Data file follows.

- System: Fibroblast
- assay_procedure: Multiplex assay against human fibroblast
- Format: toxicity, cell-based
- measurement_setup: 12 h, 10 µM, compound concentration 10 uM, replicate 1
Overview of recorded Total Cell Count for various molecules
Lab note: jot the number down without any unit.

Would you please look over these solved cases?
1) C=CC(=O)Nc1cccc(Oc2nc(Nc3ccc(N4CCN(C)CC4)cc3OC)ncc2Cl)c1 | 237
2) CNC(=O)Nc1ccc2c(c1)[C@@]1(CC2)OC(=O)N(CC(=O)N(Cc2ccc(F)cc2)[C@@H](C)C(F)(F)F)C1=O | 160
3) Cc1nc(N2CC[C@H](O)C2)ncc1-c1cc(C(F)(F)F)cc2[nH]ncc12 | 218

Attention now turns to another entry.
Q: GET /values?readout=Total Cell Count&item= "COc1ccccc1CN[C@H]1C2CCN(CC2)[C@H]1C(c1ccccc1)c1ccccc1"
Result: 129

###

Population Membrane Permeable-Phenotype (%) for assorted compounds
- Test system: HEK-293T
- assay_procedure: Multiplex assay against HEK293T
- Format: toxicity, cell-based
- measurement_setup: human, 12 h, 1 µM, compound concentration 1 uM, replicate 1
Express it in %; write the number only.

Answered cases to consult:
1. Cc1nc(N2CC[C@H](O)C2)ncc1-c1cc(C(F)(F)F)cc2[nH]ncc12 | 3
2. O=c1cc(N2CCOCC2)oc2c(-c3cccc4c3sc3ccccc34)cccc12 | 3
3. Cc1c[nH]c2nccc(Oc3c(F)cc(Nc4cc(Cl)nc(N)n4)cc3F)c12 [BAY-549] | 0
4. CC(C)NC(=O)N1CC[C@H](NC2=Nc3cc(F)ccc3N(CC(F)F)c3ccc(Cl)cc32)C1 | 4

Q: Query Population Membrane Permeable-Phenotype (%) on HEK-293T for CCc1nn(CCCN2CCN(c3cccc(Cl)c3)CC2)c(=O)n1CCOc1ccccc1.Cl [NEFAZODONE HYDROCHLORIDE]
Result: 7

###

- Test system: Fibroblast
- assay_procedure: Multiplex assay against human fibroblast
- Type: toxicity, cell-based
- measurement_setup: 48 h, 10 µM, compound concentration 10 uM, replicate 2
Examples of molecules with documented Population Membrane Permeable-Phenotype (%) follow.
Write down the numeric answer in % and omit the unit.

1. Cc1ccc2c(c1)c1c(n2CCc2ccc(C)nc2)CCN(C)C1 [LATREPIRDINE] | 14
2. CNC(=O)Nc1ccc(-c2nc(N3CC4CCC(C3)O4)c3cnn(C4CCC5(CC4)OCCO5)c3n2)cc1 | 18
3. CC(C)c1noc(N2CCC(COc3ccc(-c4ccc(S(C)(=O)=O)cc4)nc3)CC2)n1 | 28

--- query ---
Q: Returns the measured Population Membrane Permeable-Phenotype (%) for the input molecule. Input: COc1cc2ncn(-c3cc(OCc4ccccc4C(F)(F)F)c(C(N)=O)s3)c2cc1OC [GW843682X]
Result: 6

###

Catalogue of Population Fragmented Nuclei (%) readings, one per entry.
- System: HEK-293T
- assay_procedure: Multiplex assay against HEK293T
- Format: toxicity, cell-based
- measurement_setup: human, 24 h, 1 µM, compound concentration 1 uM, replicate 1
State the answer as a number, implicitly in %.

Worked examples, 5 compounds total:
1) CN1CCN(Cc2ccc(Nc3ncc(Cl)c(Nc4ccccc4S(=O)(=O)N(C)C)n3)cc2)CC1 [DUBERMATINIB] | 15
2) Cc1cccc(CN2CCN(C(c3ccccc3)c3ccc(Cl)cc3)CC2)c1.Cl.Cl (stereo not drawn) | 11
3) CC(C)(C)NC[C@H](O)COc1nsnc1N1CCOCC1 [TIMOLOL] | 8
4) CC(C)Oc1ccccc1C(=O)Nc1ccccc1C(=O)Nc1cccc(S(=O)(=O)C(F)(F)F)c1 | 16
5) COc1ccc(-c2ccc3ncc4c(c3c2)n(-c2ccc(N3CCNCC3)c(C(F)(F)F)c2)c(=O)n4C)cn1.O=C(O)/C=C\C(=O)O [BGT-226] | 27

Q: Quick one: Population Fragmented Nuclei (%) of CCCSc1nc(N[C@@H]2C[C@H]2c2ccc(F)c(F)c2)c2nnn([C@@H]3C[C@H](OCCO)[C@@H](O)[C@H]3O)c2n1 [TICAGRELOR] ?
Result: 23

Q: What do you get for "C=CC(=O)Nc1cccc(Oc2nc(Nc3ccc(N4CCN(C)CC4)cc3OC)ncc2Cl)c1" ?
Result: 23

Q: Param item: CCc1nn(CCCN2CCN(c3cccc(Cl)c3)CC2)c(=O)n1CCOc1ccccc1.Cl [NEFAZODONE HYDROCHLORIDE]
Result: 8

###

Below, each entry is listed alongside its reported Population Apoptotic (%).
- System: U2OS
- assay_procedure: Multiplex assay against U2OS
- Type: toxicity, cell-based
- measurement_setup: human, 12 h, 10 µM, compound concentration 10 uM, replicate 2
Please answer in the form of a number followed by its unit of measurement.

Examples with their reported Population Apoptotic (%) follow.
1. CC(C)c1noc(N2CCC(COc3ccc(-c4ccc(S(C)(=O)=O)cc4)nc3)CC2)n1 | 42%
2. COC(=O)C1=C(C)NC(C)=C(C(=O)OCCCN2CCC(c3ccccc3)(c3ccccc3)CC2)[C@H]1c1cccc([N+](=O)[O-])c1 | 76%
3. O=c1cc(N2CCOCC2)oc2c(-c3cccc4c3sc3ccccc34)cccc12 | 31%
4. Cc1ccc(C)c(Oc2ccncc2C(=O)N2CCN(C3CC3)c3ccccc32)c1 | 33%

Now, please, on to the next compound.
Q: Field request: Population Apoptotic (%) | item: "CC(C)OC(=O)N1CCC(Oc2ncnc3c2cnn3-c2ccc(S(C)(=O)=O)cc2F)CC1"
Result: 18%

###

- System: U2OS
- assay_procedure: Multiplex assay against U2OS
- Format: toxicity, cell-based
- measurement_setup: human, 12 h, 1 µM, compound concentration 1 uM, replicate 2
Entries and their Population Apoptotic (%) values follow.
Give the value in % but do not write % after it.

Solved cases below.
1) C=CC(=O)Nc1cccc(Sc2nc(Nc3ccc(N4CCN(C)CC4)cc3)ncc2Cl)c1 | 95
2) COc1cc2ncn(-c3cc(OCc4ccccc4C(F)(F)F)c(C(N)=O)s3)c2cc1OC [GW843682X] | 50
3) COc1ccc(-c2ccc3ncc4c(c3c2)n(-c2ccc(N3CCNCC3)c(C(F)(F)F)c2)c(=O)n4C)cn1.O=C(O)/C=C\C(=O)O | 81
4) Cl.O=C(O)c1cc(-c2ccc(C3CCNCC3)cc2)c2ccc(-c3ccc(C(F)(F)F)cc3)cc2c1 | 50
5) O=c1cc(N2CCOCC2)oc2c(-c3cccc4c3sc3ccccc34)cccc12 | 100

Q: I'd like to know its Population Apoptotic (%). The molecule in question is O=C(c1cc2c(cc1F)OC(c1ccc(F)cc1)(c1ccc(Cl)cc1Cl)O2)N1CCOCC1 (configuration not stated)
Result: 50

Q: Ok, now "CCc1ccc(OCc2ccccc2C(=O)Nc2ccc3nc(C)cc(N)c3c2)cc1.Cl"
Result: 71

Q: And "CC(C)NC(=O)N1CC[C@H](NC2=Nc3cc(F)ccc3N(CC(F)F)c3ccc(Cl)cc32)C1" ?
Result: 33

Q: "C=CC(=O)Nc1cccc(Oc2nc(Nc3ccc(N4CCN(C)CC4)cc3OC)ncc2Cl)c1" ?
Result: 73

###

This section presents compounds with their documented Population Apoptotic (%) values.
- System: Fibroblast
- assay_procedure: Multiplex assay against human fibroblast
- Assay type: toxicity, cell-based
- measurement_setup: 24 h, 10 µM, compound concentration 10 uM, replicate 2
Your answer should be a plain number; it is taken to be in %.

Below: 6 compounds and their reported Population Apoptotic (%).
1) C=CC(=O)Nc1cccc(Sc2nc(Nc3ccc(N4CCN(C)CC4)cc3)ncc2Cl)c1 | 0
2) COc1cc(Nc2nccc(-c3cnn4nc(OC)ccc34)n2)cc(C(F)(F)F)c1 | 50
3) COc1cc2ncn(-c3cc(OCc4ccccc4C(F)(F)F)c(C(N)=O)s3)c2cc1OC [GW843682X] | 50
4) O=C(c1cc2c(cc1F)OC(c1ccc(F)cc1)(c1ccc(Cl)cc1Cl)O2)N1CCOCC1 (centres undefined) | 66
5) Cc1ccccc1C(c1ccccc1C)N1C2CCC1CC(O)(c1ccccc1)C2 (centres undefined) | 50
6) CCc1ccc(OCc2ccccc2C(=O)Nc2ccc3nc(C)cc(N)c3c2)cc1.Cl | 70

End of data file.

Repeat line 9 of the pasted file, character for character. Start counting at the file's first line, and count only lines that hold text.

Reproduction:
2) CNC(=O)Nc1ccc2c(c1)[C@@]1(CC2)OC(=O)N(CC(=O)N(Cc2ccc(F)cc2)[C@@H](C)C(F)(F)F)C1=O | 160